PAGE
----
CROSS-REFERENCE TO RELATED APPLICATIONS
BACKGROUND OF THE INVENTION
This application is a continuation of U.S. patent application Ser. No. 10/206,627, entitled “Workstation Virus Lockdown in a Distributed Environment,” filed Jul. 29, 2002, the contents of which are hereby incorporated by reference in their entirety.
1. Field of the Invention
This invention relates to a process and apparatus for protecting a computer network from viruses, and more particularly, the present invention is directed to systems and methods for providing a latest virus software to a workstation (client) upon booting up the workstation.
2. The Prior Art
Since the advent of network computing, in particular over the last several years, computers have become prone to infections by viruses. This is especially true for networked computers which often obtain the viruses from the network to which it is communication with.
Although virus software programs exist for scanning a computer to determine if the computer contains a virus, the virus software is often outdated in that it does not contain data related to the most recently discovered viruses. Thus, even if the virus software is operated prior to the computer gaining access to a computer network, it may still be contaminated and be able to spread the virus to other computers on the network.
- SUMMARY OF THE INVENTION
Thus, there exists a need for a method and system for insuring that a computer includes the most recent virus software. Moreover, there also exists the need for a system and a method for insuring that a client computer has performed a local virus scan using the latest virus data prior to gaining access to a computer network.
Accordingly, in a first aspect of the present invention, a method for insuring that a client computer has up-to-date virus protection includes initiating a boot sequence pursuant to a boot image on a client computer for accessing a network, accessing a remote management server according to a preliminary instruction from the boot image, determining whether the client includes a latest virus file and forwarding the latest virus file if the client does not include the latest virus file.
In yet another aspect of the present invention, a computer program product for insuring that a client computer has up-to-date virus protection is provided. The computer program product is embodied in one or more computer readable mediums and includes computer instructions carrying out the above recited aspect.
In yet another aspect of the present invention, a system for insuring that a client computer has up-to-date virus protection includes initiating means for initiating a boot sequence pursuant to a boot image on a client computer for accessing a network, accessing means for accessing a remote management server according to a preliminary instruction from the boot image, determining means for determining whether the client includes a latest virus pattern file and forwarding means for forwarding the latest virus pattern file if the client does not include the latest virus pattern file.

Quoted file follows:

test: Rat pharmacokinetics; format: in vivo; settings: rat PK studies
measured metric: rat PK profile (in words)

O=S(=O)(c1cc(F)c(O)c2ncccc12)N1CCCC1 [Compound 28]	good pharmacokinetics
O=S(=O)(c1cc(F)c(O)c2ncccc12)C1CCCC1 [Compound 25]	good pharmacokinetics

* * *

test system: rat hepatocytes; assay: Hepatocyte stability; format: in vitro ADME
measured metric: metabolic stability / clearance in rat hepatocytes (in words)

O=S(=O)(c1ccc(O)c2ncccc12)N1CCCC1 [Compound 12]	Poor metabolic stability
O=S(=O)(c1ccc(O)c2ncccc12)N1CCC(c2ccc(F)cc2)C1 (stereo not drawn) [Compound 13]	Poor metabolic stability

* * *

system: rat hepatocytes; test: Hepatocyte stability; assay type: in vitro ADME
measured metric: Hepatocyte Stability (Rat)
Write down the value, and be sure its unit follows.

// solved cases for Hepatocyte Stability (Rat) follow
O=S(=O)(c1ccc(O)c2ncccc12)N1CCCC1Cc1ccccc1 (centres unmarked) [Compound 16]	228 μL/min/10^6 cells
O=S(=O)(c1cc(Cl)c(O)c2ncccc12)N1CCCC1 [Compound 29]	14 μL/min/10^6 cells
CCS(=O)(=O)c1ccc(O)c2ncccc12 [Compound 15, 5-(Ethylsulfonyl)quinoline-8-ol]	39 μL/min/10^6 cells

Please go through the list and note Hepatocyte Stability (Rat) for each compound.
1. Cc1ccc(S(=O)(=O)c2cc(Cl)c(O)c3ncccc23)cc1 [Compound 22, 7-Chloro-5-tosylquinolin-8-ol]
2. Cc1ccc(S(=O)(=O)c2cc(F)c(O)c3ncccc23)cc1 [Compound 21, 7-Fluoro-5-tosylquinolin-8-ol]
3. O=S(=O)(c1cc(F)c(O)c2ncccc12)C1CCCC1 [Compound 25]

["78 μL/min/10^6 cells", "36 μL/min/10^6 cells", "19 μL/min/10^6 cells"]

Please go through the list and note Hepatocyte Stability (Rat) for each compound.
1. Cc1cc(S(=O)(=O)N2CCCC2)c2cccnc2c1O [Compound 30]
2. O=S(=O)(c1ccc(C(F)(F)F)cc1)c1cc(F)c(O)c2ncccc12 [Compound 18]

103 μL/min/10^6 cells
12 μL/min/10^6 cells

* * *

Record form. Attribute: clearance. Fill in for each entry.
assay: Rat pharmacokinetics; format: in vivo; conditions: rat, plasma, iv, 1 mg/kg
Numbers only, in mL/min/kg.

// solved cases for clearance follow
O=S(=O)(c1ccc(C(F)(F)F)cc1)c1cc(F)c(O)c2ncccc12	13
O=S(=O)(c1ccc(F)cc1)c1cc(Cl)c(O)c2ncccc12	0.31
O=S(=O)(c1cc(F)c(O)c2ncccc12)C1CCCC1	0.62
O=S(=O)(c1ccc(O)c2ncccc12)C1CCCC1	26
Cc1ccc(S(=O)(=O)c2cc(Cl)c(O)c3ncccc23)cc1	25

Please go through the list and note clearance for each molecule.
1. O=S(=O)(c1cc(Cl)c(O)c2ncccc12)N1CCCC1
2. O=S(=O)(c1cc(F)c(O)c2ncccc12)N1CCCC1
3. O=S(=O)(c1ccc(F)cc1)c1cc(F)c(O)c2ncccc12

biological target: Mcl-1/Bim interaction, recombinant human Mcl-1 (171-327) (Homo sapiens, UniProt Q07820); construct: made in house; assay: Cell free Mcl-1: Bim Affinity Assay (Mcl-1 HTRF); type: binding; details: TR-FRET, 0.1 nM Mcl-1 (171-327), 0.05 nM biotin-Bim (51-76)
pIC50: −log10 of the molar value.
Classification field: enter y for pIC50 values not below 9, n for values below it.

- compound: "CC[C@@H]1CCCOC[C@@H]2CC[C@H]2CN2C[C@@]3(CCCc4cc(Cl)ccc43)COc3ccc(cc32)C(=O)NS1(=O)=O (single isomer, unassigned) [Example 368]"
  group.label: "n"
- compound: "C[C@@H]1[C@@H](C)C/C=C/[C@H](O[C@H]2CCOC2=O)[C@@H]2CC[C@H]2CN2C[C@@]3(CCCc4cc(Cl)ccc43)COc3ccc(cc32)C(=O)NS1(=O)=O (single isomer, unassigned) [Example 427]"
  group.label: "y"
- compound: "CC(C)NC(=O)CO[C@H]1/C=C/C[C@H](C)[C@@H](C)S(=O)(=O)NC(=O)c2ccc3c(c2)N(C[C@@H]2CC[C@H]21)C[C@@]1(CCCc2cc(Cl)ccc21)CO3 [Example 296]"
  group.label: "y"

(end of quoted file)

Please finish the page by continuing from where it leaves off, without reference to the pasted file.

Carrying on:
BRIEF DESCRIPTIONS OF THE DRAWINGS
These and other objects, features, and advantages of the invention will be apparent through the detailed description of the embodiments and the drawings attached hereto. It is also to be understood that both the foregoing general description and the following detailed description are exemplary and not restrictive of the scope of the invention.
Numerous other objects, features and advantages of the invention should now become apparent upon a reading of the following detailed description when taken in conjunction with the accompanying drawings, in which:
FIG. 1 illustrates a workstation virus lockdown system in a distributed environment according to an embodiment of the present invention.
FIG. 2 illustrates a method for a workstation virus lockdown in a distributed environment according to an embodiment of the present invention.
FIG. 3 illustrates another method for a workstation virus lockdown in a distributed environment according to another embodiment of the present invention.
FIG. 4A illustrates another method for a workstation virus lockdown in a distributed environment according to another embodiment of the present invention.
FIG. 4B illustrates another method for a workstation virus lockdown in a distributed environment according to yet another embodiment of the present invention.
DETAILED DESCRIPTION OF THE EMBODIMENTS
FIG. 5 illustrates another method for a workstation virus lockdown in a distributed environment according to still yet another embodiment of the present invention.
As shown in FIG. 1, the present invention is used in conjunction with, for example, a Local Area Network (LAN) 2. Accordingly, a plurality of client-workstations computers 4 are in communication with the LAN via communication channels 6. The communication channels may include at least one or several forms of available data transfer including wire cable, optical cable, and wireless technologies. Thus, one workstation may be connected via wireless data transfer, and another device of the network (e.g., a server) may be connected via an optical transfer means, for example.
The LAN includes (at least) a management server 8 over the communication channels, such as, for example a PXE server, in accordance with WfM by IntelŪ (wired for management) the open-industry specification that allows information technology (IT) professionals to automate client-PC management over a network. Accordingly, Intel'sŪ WfM specification (Wired for Management Baseline Version 2.0 and associated upgrades) as well Intel'sŪ Pre-Boot Execution Environment (PXE) Version 2.1, are herein incorporated by reference.